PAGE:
Thanksgiving can be an exciting time of year, especially if you have a family gathering planned. But if you’re worried about the kids having meltdowns, it can really put a damper on your festivities.
Some families have small gatherings for the holidays and the family dynamics are familiar.
Other times, you go to a house with 20+ people and the kids don’t know half of them. The adults know the kids because of sharing and they ask the kids questions.
The kids can get nervous and – sometimes – nervousness comes across as rudeness.
Here are some ways you can enjoy a larger family gathering (Thanksgiving or otherwise) without the Extra Emotions.
1. Watch Out for Sensory Overload
Not every child deals with large crowds, loud noises, multiple people talking at the same time, or new places well…
The truth is, these types of situations can be over stimulating for some. This is especially true if your child is Introverted or has a sensory processing disorder.
That being said, you’ll want to enter into a large Thanksgiving event with understanding towards how your little one may be feeling.
Nothing sets a meltdown in order like an over-stimulated child in a sensory overload situation.
Tips on Handling Sensory Overload
- Prepare them ahead of time by explaining what they may expect from people, environment, and situations.
- Comfort them with the knowledge that they will be safe and that you will be close when needed.
- Provide a quiet place/outlet for them and teach them to use it when needed.
- Don’t expect them to be social right away, hug every person in the house, or give speeches about their accomplishments.
- Keep a close eye on them and help direct them to their pre-arranged quiet place if you see they are on sensory overload.
2. Review Calming Strategies
One of my boys is a very straight forward introvert. He requires calm down time and quiet spaces to process new situations and overloads.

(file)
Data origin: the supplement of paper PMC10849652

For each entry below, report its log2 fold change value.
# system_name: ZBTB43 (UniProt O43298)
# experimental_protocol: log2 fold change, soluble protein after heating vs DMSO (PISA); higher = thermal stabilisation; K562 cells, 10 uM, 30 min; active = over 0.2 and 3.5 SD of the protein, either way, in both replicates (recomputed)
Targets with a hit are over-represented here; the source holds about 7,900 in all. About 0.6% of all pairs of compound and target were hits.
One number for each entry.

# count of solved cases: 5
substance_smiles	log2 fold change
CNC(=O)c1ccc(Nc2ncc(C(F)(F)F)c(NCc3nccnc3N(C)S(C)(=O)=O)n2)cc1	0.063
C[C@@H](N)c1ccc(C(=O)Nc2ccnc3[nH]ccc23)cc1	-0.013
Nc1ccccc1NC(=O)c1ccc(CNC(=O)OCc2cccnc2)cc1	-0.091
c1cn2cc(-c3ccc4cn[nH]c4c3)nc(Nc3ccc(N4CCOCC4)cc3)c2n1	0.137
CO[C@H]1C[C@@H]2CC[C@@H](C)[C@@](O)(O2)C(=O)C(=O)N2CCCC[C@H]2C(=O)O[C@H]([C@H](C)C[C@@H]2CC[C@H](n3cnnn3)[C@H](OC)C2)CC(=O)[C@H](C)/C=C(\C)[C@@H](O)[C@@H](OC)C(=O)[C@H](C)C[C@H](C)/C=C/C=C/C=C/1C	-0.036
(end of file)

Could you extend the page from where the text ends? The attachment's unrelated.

It took me a little while to discover that he wasn’t upset about being somewhere with us. He wasn’t being spoiled rotten or wanting to cause a major meltdown. Actually, he just needed a little time to decompress.
Now, we have some calming strategies in place and review them before major events like family gatherings.
50+ Connection Questions
Pull out these fun questions to share some laughs with your precious ones. Use them out at meal times, car rides, or any time the day is getting chaotic and you need a reset to connect.
Here’s a few strategies that have worked for us:
- Quiet reading– Reading is a calm outlet that allows the child to “get away” for a bit.
- Specified location for quiet time– Plan a spot ahead of time and designate it for your child to use if needed.
- Letting them bring a toy or two – Let your child choose a quiet toy they can play with, this can help them calm down and feel familiar even in a new place.
Even though not all my children are introverted, they all benefit from knowing and being able to use their calming strategies when needed.
3. Consider the change in routine & prepare for It
Will this Thanksgiving bring travels?
Are you going to have to adjust your nap time, bedtime, or eating routine? Instead of just “going for it”, why not begin to prepare for this disruption ahead of time?